EU’s new crypto law: How MiCA can make Europe a digital asset hub

The European Union signed the Markets in Crypto-Assets (MiCA) regulations it became law on May 31, ushering in the entry into force of the historic regulatory guide on crypto assets and service providers.

First drafted in 2020, the EU regulatory package will govern the issuance and scope of services related to the cryptocurrency market.

the european parliament approved the MICA regulations on April 20, and the bill was subsequently sent to the European Council for approval. On May 31, the President of the European Parliament, Roberta Metsola, and the Swedish Minister for Rural Affairs, Peter Kullgren, signed the framework into law. Sweden currently holds the presidency of the Council of the EU.

MyCA was published in the Official Journal of the European Union (DOUE) on June 9, starting the countdown for the entry into force of the law. This means that cryptocurrency companies have set deadlines to implement and comply with the MiCA requirements. The Stablecoin rules will apply from June 30, 2024 and the rules for exchanges will take effect on December 30, 2024.

MiCA defines a cryptographic asset as "a digital representation of value or rights that can be transferred and stored electronically, using distributed ledger technology or similar technology." The legislation also offers guidance on what qualifies as "cryptocurrencies" and what makes certain digital assets "tokens."

In addition, MiCA sets standards for crypto asset service providers (CASPs) and issuers of crypto assets. Crypto asset issuers must follow standards governing disclosure and openness, and provide complete and transparent information about the crypto assets they issue. CASPs must also adopt security measures and comply with anti-money laundering regulations.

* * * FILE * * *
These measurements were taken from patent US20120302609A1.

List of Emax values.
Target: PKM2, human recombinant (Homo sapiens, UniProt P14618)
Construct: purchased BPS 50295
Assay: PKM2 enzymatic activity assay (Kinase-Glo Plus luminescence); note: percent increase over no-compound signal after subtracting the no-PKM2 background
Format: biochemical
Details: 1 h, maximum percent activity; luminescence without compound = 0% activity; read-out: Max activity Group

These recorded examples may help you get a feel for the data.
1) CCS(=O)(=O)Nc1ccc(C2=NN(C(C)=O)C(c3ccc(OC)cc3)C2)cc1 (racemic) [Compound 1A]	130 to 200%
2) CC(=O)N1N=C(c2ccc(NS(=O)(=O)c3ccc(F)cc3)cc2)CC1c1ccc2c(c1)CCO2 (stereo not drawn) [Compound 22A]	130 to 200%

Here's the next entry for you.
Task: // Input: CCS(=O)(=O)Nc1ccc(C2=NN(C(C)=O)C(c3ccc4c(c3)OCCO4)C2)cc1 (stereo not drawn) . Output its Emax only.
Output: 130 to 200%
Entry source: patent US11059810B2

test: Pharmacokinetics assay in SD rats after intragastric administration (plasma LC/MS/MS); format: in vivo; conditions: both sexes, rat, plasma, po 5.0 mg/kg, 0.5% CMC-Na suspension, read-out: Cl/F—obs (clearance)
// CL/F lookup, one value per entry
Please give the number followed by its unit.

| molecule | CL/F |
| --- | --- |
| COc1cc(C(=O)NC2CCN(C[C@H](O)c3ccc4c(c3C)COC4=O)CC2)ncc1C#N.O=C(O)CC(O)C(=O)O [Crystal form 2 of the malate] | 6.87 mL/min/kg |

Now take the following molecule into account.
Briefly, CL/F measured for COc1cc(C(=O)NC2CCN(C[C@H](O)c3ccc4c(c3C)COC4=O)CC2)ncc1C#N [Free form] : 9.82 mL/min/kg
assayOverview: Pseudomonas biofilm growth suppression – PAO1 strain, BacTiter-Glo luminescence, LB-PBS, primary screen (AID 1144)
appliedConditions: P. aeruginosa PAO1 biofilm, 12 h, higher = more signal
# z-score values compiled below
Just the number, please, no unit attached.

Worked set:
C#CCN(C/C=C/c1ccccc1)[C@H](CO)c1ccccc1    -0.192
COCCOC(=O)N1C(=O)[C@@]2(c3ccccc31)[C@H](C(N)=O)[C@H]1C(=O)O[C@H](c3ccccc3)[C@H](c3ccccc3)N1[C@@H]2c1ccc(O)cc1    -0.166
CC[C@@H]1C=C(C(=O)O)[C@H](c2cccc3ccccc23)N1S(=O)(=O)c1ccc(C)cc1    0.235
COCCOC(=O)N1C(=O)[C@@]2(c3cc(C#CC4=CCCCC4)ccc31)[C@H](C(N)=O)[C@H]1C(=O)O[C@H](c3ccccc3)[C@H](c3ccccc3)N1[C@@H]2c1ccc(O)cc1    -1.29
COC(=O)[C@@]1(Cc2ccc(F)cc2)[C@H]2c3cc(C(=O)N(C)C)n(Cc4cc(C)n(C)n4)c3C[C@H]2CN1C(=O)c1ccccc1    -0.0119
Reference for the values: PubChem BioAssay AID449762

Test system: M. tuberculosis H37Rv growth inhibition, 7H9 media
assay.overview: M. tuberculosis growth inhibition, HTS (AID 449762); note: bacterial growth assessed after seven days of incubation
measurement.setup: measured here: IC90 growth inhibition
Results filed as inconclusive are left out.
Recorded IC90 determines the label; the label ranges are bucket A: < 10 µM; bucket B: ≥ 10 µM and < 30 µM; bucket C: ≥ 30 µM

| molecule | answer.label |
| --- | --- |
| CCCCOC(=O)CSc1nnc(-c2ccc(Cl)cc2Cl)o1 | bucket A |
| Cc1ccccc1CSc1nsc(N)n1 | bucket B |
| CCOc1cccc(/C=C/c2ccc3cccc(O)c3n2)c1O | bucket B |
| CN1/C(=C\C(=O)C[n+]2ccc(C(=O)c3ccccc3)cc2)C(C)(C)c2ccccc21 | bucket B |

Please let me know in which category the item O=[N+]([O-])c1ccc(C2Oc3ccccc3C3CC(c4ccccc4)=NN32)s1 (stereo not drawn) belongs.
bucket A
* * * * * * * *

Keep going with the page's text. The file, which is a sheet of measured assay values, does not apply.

The MiCA legislation establishes CASPs as separate legal entities. Service providers can obtain a license in any of the 27 EU member states and conduct business there. Service providers must be able to counter market manipulation and abuse, and will be under the supervision of regulators such as the European Banking Authority.

Stablecoin service providers will be required to provide a whitepaper containing key details about the product and the key players involved in the business. The white paper should also include the terms of the public offering, the type of blockchain verification mechanism it will use, the rights associated with the relevant crypto assets, the main risks involved for investors, and a summary to help potential buyers decide. make an informed decision. investment decision.

MiCA will not govern digital assets that qualify as transferable securities and behave like shares or equivalents. EU law does not cover non-fungible tokens (NFTs) or crypto assets already recognized as financial instruments under current law.

MiCA also does not regulate digital assets issued by central banks, be it the digital currency of the European Central Bank, the digital assets of national central banks, or the services linked to crypto assets provided by those institutions.

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David Schwed, head of blockchain cybersecurity firm Halborn, told Cointelegraph that MiCA is a pivotal development, demonstrating that a comprehensive framework can be put in place to provide clear direction to specific market segments. He added that while MiCA excludes certain aspects of cryptocurrencies, such as NFTs and decentralized finance, the regulations are an important step forward.

“This regulation is an important step forward for the crypto community. It presents a uniform framework for all EU member states, setting a precedent that I believe and hope the rest of the world will take note and consider adopting,” Schwed said.